treatment, surgical trauma and long durations without movement.
In this case the minimal partial pressure of oxygen becomes increasingly
lower, the lower the initial oxygen pressure of the patient.
The oxidation-reduction potential in the tissues of elderly people
can become very low because of many reasons and this explains, partly,
the increasing tendency to develop increased severity of disease
in the later years of life.
It is likely that the principles of somatic ecology, described so
far, are equally relevant to all the life processes throughout nature.
The pleomorphistic developmental stages, towards more pathogenic forms,
occur whenever the environmental conditions are conducive in any tissue,
whether plants or animals(10).
It is important to realize that the soma of an individual is in a
dynamic interaction with the external environment. There is an intimate
exchange of intake and output of inanimate and animate substances.
For example, the quality of the life process in the form of food consumed
by an individual will have a great influence on its somatic ecology
as it becomes an integral part of the person.
Daily environmental factors therefore play a critical role in the
maintenance of a symbiotic state or the development of a dysbiotic
state within the soma. The consumption of food in dysbiosis will influence
the consumer’s quality of life in a negative way. For example,
to eat much of the food which today is depleted of quality due to
its growth under artificial conditions is dysbiosis-forming.
During my microscopy work I have been able to find evidence to support
everything which was presented by Enderlein in his book Bakterien-Cyclogenie(1).
I also verified the occurrence of microorganisms in the blood of chronically
ill people which have not been described previously in the literature
of allopathic or alternative medicine(6, 7).
If microbial masses, present in the blood, occur in the solid tissues,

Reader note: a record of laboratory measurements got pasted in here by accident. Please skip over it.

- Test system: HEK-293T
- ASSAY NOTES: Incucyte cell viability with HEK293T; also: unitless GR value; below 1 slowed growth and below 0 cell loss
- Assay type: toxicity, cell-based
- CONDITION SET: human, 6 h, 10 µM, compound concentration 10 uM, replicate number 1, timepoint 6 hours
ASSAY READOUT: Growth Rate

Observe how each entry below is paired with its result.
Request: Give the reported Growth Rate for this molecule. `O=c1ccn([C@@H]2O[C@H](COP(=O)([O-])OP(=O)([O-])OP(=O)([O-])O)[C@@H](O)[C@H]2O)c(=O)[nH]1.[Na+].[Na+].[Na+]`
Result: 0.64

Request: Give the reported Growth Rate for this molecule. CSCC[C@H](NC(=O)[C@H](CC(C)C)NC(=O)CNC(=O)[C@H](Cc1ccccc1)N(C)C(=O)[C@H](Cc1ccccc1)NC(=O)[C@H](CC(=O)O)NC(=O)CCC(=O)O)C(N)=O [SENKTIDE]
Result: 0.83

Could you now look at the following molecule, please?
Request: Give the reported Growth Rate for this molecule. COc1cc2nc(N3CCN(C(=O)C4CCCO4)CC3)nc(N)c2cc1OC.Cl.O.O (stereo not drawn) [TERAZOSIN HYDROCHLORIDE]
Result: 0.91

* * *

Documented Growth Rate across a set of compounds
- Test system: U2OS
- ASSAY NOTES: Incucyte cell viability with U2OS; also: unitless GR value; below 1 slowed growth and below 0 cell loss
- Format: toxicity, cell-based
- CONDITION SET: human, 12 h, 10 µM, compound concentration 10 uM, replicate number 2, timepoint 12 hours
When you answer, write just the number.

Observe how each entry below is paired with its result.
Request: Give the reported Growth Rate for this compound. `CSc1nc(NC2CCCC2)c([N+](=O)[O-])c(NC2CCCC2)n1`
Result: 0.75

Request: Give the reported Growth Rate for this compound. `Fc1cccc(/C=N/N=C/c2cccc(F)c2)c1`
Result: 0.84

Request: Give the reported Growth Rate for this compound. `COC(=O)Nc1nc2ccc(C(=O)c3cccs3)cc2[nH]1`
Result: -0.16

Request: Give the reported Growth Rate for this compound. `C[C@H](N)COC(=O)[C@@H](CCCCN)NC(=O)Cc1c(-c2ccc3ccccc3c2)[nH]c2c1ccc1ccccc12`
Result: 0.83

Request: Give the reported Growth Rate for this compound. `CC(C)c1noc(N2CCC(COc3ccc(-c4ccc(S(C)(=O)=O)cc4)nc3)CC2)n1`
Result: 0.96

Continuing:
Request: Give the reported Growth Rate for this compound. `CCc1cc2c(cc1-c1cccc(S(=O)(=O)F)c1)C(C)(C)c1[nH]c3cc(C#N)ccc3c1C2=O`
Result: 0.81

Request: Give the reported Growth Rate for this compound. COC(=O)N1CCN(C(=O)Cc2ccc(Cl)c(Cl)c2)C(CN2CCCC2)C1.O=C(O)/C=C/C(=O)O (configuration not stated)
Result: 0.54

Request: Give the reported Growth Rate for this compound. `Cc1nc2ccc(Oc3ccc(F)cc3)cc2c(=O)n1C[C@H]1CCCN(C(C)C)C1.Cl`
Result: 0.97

they may be responsible for different manifestations of disease through
their polymorphic alterations of the tissue cells. Such histological
changes of the fixed tissue are particularly evident in malignant
These microorganisms in the body fluids are, most likely a necessary
component in the life process which probably cannot function or ”flow
on” without them. They have adapted to the different cell types
in the soma, so that they can exist in either a state of symbiosis
or dysbiosis, depending upon the environmental conditions of the soma.
The severity of dysbiotic disturbance depends on the type of cells
involved, as well as the degree of pathogenic behaviour displayed
by these microorganisms towards these tissue cells. For example, if
the red blood corpuscles were attacked primarily by aggressive microorganisms,
the infection would lower the partial oxygen pressure of the blood
and, in addition to this, anaemia would gradually develop and further
lower the partial oxygen pressure. A lowered oxidation-reduction-potential
causes a multiplication of the anaerobic bacteria throughout the whole
organism. The result of this development would, in course of time,
lead to a more general attack on many other tissue cells of the soma.
According to this reasoning, a condition such as leukaemia might not
be considered a primary disturbance of the white blood corpuscles.
Their increase in the blood, which is also sometimes observed in the